Improving the Quality of Education in Rural India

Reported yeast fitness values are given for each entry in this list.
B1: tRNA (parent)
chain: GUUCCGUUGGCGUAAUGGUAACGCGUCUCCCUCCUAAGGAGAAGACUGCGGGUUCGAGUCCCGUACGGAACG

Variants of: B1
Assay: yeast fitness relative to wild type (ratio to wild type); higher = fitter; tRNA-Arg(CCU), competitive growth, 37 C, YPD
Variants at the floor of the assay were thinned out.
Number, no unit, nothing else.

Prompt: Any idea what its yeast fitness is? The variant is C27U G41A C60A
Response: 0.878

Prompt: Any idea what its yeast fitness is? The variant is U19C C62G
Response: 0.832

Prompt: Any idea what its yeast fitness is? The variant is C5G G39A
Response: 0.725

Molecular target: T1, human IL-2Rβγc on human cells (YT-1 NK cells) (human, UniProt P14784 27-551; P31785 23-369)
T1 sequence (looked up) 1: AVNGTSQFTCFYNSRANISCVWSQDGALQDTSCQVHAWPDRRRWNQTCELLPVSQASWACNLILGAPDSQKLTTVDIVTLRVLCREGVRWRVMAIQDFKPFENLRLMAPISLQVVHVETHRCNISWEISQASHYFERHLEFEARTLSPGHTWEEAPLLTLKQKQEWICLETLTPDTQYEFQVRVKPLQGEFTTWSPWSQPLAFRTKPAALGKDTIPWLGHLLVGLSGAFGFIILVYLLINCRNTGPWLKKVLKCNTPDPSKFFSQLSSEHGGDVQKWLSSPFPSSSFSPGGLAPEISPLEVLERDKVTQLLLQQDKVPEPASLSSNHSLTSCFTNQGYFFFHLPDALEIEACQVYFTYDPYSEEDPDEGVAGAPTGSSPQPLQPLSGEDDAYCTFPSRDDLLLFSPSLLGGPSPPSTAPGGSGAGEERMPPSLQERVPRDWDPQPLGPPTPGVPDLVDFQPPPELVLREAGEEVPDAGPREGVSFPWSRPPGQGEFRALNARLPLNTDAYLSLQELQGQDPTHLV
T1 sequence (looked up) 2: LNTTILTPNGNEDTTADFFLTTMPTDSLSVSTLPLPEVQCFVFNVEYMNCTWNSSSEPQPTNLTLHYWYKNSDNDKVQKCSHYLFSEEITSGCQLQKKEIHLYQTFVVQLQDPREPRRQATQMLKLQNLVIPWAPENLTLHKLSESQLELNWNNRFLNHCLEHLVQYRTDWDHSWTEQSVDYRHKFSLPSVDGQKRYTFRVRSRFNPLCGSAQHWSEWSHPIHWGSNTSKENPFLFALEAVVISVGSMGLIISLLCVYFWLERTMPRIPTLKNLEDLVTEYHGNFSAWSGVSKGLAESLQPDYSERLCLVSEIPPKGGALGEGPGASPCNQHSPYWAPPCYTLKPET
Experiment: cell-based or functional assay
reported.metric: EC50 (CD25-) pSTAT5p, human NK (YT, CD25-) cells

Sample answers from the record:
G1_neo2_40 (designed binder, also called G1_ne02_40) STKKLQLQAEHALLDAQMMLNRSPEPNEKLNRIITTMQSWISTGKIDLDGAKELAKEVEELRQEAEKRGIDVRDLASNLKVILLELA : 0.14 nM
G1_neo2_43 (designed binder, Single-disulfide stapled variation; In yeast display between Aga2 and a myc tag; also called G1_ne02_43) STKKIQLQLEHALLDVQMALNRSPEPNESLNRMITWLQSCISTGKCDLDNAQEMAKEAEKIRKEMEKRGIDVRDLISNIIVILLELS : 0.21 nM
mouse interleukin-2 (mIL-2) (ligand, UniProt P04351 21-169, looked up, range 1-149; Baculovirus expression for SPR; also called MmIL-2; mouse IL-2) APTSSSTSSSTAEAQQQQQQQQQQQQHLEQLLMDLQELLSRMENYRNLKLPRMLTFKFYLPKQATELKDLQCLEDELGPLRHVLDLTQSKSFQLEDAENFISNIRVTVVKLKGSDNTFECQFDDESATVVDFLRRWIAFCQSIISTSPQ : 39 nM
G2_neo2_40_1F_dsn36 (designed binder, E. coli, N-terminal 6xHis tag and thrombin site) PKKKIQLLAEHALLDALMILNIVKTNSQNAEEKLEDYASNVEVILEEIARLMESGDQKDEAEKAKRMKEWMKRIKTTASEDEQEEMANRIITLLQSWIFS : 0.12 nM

The Indian demographic can be broadly divided into two categories, Rural and Urban. This divide is not on the basis of caste, religion or creed but the living standards of the community. Rural India is mostly dependent on agriculture while the urban population relies on technology and commerce for their livelihood. The disparity in the conditions of rural and urban India is a sore thumb in the otherwise fast-developing nation. What makes it worse is that the majority of the country’s population lives in the villages. And yet, the majority of India’s villages lack even the basic amenities. The biggest difference is in the field of education. According to the National Survey Scheme (NSS), 71st Round, 2014, the urban literacy rate is 79.5% while the rural is 69.1%. However, this is only a partial picture. The dropout rate of rural schools have been at a staggering high in higher education. The government has built a lot of Primary schools but when it comes to High schools, there is just not enough infrastructure or incentive for the students to carry on. Most students, especially girls, drop out of school at a very early age. The ones who continue often have to move to the cities for higher education. The kids of rural India might be literate, but very few actually continue their education long enough to make a difference. There are many factors causing the drop outs. The first and the most pertinent is poverty. In most households, the children are expected to support their family from a very early age. Boys are sent out to earn while girls help in household chores. The time that they are supposed to dedicate to studies, is put into helping the family. The picture has changed a lot for boys but for girls, it is still the same. While the male literacy rate in rural areas is 72.3%, the female literacy rate is 56.8%. This leads us to another overarching reason: the lack of awareness among the rural population. Though most of them understand the importance of getting their children educated, formal schooling is too expensive an investment for them in terms of time and money. They don’t realise the long-term advantages would outweigh the short-term gains. The lack of job opportunities in the rural areas also add to the apathy. They would rather teach their children agriculture which ensures meagre but definite income. There have been many government initiatives to improve the quality of education in the backward areas. From building of new schools to improving the teacher-student ratio, the government is trying to fill the gaps. One of the notable programs was the Non-formal education scheme. The NFE was an attempt to decentralise education and make it more accessible. The idea was to set up NFE centres at places where formal schooling was not successful. These centres were meant for school drop-outs and others who could not access formal schooling. The NFE centres would be run by authorised volunteer organisations and the curriculum and mode of teaching would be informal and learner-centred. Another initiative was the mid-day meal scheme. It provided a major incentive for kids to attend school. It not only helped in retaining students but also promoted nutrition and health in children. Then there are Operation Blackboard and Schemes for Infrastructure Development of Private Aided/Unaided Minority Institutes (IDMI) which encourage school staff to make better use of the amenities provided to them and also maintain a basic level of infrastructure like separate toilets for boys and girls, sanitary dispensers for girls, one classroom per class and a minimum of three teachers in primary schools.